New York: Soon after Nintendo released its app-based, “augmented reality” video game Pokémon GO, the sidewalks surged with people fixated on their phones searching for the game’s cartoon creatures.
Public health leaders lauded the game for encouraging physical activity.
But newly released data suggests there are negative health effects, too: Hundreds of thousands of players are driving while playing the game or distracted by other players, risking serious injury.
Researchersled by San Diego State University’s Graduate School of Public Health assistant research professorJohn W. Ayers,and University of California, San Diego, professor Linda Hillanalyzed social media and news reports to investigate the driving dangers of Pokémon GO.
“By relying on big media data we can rapidly discover emerging public health issues by directly observing what the public is thinking and doing in their own words and in near real-time,” Ayers said.
As reported in JAMA Internal Medicine, the researchers analyzed Twitter postings soon after the game’s release between July 10 and 19, 2016 that combined the word “Pokémon” with words like “driving,” “drive,” or “car.” They compiledand analyzed 345,433 such tweets to determine whether a driver was playing the game; a passenger was playing; or a pedestrian was playing and interacting with traffic.
According to that analysis, about a third of these tweets (33 percent) came from Pokémon GO players either driving or riding in a car, or from pedestrians distracted by the game. For instance, 18 percent indicated that the player was driving, 11 percentthat a passenger was playing, and 4 percentthat a pedestrian was playing near traffic. By comparison, public health messages discouraging driving while playing or playing the game near traffic were rare (13 percent).
By analyzing Google News articles from the same period, the team identified 14 car crashes that news reporters attributed to Pokémon GO. After the study was completed, the researchers discovered that at least two fatal traffic accidents had been attributed to playing the game.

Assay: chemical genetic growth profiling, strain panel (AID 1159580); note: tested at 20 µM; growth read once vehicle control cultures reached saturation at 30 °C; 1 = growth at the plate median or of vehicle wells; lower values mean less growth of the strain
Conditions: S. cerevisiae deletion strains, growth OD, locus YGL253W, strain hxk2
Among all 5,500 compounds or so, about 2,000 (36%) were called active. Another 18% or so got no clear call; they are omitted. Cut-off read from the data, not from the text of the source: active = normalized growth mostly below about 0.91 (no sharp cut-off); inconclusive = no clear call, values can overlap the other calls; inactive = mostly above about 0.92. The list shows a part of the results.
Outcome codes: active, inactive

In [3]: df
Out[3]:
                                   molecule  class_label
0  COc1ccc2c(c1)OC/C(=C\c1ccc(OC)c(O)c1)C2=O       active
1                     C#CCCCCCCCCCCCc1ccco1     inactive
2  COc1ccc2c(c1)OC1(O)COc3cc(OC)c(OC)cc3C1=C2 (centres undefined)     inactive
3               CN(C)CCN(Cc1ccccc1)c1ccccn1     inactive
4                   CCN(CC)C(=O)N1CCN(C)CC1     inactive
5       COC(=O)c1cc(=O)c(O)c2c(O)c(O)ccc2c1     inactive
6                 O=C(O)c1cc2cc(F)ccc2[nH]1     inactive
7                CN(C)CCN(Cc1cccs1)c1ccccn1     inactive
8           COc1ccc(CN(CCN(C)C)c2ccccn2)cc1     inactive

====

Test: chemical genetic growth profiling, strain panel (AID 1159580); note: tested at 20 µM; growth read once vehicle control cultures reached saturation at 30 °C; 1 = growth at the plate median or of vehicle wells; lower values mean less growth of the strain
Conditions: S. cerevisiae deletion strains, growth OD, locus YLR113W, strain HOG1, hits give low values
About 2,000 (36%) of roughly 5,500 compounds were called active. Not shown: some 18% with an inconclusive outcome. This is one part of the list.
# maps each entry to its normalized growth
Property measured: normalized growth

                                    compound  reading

“Considering that people had to tweet or be tweeted about to be captured in our study, we are likely underestimating distractions linked to Pokémon GO,” said Eric Leas, the study’s coauthor and a doctoral student in the SDSU/UCSD Public Health Joint Doctoral Program. “Yet, in just 10 days, our findings suggest there were more than 110,000 cases of potentially distracted drivers or pedestrians, and 14 accidents, giving a clear justification for a public health response.”
Such numbers are startling in light of the fact that motor vehicle crashes are the leading cause of death among those between the ages of 12 and 24—roughly the game’s target audience. “Pokémon GO may be accelerating and amplifying these dangers, entirely outside of any public health checks,” Hill said.
A variety of solutions could address these safety concerns, the researchers noted, such as ensuring the game cannot be played at driving speeds or limiting gameplay near roadways. Now is the time to think about potential solutions, Ayers said, because many other games like Pokémon GO will surely hit the market in the coming years.Recently, Apple announced plans to expand features of the game using the Apple Watch, making play even easier.
“Pokémon GO is only the beginning,” Ayers said.“Its success means there will be many more augmented reality games that pose similar dangers on roadways. We need safety guidelines for game designers, public health monitors, and government agencies so that these new games will be safe for players.”
Additional collaborators on this study included: Jon-Patrick Allem of the University of Southern California; Mark Dredze of Johns Hopkins University; and Jurek Grabowski of the AAA Foundation for Traffic Safety.
India Blooms News Service